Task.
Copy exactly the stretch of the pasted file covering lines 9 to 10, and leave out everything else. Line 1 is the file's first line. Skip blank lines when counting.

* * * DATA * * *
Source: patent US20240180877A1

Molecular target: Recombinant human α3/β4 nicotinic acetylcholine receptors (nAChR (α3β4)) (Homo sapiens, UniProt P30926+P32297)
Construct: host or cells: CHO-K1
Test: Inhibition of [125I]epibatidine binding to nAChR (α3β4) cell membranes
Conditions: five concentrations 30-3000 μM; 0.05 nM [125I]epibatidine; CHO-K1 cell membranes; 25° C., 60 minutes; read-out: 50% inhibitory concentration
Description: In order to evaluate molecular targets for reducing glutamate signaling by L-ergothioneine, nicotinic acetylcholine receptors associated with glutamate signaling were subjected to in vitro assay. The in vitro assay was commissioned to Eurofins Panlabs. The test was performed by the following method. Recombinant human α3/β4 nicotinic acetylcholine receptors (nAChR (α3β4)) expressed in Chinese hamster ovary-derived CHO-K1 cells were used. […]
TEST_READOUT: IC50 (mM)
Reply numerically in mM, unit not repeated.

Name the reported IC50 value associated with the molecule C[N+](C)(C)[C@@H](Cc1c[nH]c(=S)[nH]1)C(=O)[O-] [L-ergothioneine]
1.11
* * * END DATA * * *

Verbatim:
Name the reported IC50 value associated with the molecule C[N+](C)(C)[C@@H](Cc1c[nH]c(=S)[nH]1)C(=O)[O-] [L-ergothioneine]
1.11